Should I automate?
When deciding whether to automate software testing, several things need to be considered. Firstly, you must accept that implementing test automation, is a long term investment; a lot of up front work will need to be done before any gains can be realized. For a larger organization, this means that one or more of your test resources will need to be dedicated to the work of automation, and won't be available for regular testing tasks such as test planning and test execution (I believe that test automation is not something that can be done as a 'side' project, or done in a tester's 'spare' time). For very small organizations or independent software developers, deciding to automate your application means taking time away from developing new features from your product or developing new products. For some, this cost may be too high.
Another consideration, is whether you have right resources and skill sets to take this on. While some automation tools claim that no scripting or programming knowledge is needed, I believe test automaters need to be a hybrid of a tester and a programmer; able to understand the software testing processes and goals, but also possessing technical skills to develop any necessary scripts, and to understand the architecture of the application being tested.
Finally you need to consider the nature of the project or application you are thinking of automating. Is it something that will be around for awhile and that will be continually worked on? Automating testing brings value when it can be used often. If a software application will only have a short lifespan, or is very stable and not being worked on or updated anymore, then it would not make much sense to automate testing for it.
Benefits of automation
With all of the challenges and limitations mentioned, why would anyone want to embark on the process of automating their testing? If automation is done on the right types of projects and is implemented correctly, it will save a lot of time in testing and/or will help you release higher quality software, with fewer defects. The main advantage comes from being able to quickly run a set of tests after some changes have been made to your application. Consider the following example. You have released your product out to the world, but a defect has been found. The changes needed to fix the defect are relatively minor but affect several areas of the application. After making the fix you have several options, you can:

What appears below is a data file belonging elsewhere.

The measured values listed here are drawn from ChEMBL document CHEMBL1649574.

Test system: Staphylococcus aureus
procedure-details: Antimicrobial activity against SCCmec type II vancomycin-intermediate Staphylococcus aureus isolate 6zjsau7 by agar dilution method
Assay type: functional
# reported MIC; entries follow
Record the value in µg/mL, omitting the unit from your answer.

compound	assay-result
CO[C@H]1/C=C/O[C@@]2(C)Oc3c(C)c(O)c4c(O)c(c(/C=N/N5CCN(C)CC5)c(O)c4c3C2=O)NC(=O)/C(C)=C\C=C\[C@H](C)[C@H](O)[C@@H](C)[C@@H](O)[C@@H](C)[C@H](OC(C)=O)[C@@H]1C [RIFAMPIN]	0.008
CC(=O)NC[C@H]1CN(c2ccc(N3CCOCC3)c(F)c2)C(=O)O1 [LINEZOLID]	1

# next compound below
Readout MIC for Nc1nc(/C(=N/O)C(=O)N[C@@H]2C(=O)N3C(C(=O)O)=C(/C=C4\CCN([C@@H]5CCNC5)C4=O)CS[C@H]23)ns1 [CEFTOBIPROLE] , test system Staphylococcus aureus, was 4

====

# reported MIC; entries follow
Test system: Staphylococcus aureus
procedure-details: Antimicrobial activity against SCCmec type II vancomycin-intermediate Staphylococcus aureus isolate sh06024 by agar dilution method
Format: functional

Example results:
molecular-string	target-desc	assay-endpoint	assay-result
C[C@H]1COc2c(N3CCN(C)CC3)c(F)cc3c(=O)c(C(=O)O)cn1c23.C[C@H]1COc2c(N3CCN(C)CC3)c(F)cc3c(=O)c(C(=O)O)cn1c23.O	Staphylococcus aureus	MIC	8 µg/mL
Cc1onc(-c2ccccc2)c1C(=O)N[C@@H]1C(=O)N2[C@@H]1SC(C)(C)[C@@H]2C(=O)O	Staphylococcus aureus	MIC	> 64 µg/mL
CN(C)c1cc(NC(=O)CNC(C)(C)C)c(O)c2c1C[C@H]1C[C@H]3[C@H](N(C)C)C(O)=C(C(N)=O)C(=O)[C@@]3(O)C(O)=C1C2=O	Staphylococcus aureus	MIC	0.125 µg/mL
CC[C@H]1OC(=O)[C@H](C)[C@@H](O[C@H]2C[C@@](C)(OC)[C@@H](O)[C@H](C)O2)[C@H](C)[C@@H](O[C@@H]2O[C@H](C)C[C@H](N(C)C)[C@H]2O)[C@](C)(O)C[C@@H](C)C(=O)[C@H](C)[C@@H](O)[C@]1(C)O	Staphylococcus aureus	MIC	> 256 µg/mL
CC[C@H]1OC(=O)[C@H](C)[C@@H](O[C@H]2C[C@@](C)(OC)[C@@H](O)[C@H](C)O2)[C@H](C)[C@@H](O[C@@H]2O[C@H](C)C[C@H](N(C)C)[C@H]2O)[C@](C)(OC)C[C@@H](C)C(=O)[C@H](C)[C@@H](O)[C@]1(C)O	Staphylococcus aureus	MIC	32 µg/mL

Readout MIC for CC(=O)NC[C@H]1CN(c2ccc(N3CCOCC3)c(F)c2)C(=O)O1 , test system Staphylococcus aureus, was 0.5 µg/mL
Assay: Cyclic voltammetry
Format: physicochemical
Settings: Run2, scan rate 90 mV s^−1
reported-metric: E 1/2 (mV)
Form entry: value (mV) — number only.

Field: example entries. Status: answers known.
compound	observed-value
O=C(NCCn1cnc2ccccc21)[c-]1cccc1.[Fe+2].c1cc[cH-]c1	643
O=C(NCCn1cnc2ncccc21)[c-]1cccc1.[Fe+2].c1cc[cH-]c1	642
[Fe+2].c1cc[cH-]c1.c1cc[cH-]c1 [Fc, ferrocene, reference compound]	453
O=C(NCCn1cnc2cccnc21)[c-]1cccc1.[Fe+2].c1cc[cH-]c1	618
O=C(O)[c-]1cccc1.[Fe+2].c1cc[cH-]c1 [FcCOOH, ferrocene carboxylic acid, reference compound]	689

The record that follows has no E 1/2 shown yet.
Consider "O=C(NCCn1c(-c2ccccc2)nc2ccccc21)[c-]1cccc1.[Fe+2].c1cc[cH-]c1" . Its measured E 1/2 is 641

Going from 1 to 4 the amount of time needed increases, but also your level of confidence in the quality of the release increases; so the decision come down to time vs quality. If, however, all of your test cases were automated, you could choose to re-execute all of you test cases and the time impact would be minimal. This is the big advantage to automation.
Another advantage is the consistency of the testing. You know that testing will be done the same way every time; you will know exactingly what was tested and how it was tested.
A further advantage is that it takes the tedium out of testing. Anyone who has done testing for a while knows that when testing the same features or same application again again, it becomes difficult to remain sharp and vigilant find any defects. A test script, however, will never get bored!
Selecting a Tool
When choosing a tool to help implement test automation there are several things to look for. Firstly, the tool needs to be compatible with the type of application you want to test. Some are for Web applications, some for VB, some for .NET, some for Java, etc. You will want to make sure the tool will be able to recognize and interact with the objects (buttons, tables, text boxes, etc.) in your application.